Editor's Note: In honor of Father's day, Rabbi Michael Levy shares this loving tribute to his father. Click here to read Part 1, which ends with a doctor's discovery of a spot on his father's lung.
My parents tried to cover up this health crisis like all the medical problems of the past. This was especially so because my wife Chavi and I were expecting.
In September, all four of our parents helped with our "big Sunday." We moved and arranged furniture from morning until evening. The file cabinet made its way from the "second bedroom" into ours. A bed disappeared downstairs into the storage area.
A big empty space appeared along one wall of the second bedroom, waiting for a crib. I didn't see my mother's tears when my mother-in-law caught her off guard with the question "How's Aaron?"
I learned about the spot on Dad’s lung only as they were preparing him for the operation. The bicycle ride of so many years ago came to mind. The collision had happened.
My eight-year-old daughter has a clear vision of her life as an adult: she’s going to be a singer-songwriter and live part of the year in Paris, where she will own a boutique selling the accessories that she designs. She said that I could have a job there, putting the merchandise carefully into soft paper bags lined with tissue, if I promise to be very careful.
She’s a highly creative, energetic kid with a natural sense of rhythm, pitch and fashion, and my husband and I encourage all of her dreams, knowing that if she hits a rough patch breaking into the music or fashion industry, we can encourage education or other career choices that allow her to use her gifts.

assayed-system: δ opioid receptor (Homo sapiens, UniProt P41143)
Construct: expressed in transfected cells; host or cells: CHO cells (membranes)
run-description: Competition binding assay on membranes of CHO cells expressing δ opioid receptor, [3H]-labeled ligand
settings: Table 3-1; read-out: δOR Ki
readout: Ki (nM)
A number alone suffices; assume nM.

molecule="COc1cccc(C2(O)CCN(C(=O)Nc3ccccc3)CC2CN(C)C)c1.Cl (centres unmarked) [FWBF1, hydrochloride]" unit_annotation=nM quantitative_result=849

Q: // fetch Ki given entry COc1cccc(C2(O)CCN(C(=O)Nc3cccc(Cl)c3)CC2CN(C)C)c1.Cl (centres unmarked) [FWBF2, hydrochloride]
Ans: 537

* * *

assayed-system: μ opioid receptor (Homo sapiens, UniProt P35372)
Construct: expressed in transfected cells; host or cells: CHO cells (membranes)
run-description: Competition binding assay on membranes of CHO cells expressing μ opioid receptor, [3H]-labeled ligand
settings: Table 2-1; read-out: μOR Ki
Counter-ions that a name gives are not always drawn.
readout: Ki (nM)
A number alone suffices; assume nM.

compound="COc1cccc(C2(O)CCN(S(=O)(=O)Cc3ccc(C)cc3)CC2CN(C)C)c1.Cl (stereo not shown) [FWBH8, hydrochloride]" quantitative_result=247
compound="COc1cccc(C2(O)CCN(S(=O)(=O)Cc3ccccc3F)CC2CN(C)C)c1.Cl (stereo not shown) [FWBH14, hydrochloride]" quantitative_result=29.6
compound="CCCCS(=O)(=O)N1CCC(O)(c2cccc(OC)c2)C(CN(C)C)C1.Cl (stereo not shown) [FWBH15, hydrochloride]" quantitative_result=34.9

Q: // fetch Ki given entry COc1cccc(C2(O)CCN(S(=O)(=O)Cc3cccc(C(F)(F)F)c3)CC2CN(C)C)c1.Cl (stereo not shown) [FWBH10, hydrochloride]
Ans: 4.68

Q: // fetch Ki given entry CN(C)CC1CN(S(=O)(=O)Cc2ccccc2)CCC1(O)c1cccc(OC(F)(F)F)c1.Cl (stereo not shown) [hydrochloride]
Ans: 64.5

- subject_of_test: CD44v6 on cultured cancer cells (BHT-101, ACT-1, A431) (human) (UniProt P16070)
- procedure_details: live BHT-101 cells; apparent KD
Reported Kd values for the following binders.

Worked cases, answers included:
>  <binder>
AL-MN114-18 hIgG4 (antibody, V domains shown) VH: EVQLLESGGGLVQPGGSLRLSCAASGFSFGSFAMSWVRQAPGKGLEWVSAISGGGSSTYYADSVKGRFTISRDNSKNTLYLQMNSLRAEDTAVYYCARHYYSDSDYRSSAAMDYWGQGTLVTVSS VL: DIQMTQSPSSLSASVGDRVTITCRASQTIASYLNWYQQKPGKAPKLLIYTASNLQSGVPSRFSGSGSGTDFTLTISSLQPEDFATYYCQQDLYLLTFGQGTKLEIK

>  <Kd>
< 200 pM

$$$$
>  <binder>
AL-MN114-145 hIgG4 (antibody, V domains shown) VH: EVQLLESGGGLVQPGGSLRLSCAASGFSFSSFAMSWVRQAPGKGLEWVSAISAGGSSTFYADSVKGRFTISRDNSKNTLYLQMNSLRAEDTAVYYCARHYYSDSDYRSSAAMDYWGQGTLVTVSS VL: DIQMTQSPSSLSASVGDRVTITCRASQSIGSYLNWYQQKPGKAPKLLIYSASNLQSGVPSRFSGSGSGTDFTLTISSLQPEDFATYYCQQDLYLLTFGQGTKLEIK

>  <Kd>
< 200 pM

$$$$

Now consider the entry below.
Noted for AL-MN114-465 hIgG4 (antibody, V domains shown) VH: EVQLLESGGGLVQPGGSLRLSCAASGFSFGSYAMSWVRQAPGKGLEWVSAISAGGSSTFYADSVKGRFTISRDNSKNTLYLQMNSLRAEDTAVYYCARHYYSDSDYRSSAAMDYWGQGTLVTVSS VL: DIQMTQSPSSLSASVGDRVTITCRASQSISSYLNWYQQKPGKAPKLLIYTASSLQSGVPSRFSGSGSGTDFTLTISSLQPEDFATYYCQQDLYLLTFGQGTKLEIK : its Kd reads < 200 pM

As for her mom, I just had my forty-third birthday and enjoyed a beautiful, laidback day with family and friends, a hike with our yellow lab on a new trail and dinner on the porch of a neighborhood BYOB restaurant. I am grateful for exactly where I am in my life, and do my best to stay present, but had a flash, just for a moment, that when (God willing) I turn fifty-three, my daughter will be eighteen and ready to go off to college, a gap year or a waitressing job and apartment with friends; our two-year-old lab will probably not be able to endure a two-hour hike on steep trails and my eleven-year-old son, who has autism and intellectual disabilities, will be twenty-one, at the end of his tenure in the school system, also ready to transition to what’s next for him.
As the end of the school year approaches us, here are some tips for parents of children with autism (or any child who needs support with transitions) when trying to support their son or daughter move from school to summer.
1. Preview - Talk to your kids beforehand about what changes they can expect. Show them pictures of new places and people, like camp counselors. Visit any new locations with your child ahead of time so nothing is a surprise. Skype with friends and family to see where you'll be staying when you go on summertime visits. Check out the websites of summer camp facilities, hotels, attractions or city going to visit. Tour summer day or sleep away camp grounds ahead of time. If that's not possible, you may want to contact places to see if they have any DVDs that depict their facilities.
Tuesday evening begins the holy days of Shavout, the moment of receiving Torah at Mount Sinai. Revelation at Sinai is the first, and largest, act of religious equality in history. Many other cultures and religions experience the divine in the same way they experience the world around them – as a hierarchy, a society divided by class or title. The Revelation at Mt. Sinai is open to all – regardless of status, gender, power, or lack of power. All the individuals at Sinai are equal.